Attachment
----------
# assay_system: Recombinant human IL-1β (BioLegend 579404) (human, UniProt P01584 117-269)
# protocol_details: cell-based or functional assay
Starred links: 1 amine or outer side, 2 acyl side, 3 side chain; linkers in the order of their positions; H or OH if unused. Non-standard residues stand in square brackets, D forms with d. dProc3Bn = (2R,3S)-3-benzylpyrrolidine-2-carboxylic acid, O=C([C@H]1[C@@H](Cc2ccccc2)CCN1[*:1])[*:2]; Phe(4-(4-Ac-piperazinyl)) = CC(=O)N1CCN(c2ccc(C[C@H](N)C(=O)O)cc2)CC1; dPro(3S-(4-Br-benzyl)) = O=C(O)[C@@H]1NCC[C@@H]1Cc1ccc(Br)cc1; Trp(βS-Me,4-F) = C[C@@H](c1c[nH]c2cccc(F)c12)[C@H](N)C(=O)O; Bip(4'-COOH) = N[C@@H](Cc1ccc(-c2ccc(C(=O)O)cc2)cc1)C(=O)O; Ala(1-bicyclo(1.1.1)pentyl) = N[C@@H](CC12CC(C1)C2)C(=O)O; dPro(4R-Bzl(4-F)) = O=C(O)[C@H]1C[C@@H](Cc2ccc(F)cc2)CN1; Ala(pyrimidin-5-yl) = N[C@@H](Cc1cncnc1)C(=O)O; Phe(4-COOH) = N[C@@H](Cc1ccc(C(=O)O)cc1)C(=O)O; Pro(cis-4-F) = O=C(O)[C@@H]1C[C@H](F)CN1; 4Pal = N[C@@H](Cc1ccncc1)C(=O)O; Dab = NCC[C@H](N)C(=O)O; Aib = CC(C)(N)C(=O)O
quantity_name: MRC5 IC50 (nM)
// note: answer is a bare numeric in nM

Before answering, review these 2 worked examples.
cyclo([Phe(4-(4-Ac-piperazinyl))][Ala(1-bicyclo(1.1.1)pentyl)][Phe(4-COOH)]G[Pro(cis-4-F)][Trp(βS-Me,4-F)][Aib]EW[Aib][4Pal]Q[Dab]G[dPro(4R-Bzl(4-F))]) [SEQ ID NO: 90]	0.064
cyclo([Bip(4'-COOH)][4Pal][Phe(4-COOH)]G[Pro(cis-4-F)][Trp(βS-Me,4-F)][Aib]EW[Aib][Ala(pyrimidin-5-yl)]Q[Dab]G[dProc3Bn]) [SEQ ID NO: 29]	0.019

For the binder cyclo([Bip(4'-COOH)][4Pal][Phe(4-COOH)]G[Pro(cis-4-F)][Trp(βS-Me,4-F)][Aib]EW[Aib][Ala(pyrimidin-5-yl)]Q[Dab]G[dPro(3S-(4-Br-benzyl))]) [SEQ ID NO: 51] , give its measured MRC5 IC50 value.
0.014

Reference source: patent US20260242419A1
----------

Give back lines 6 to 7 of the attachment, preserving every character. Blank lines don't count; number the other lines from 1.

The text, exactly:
Before answering, review these 2 worked examples.
cyclo([Phe(4-(4-Ac-piperazinyl))][Ala(1-bicyclo(1.1.1)pentyl)][Phe(4-COOH)]G[Pro(cis-4-F)][Trp(βS-Me,4-F)][Aib]EW[Aib][4Pal]Q[Dab]G[dPro(4R-Bzl(4-F))]) [SEQ ID NO: 90]	0.064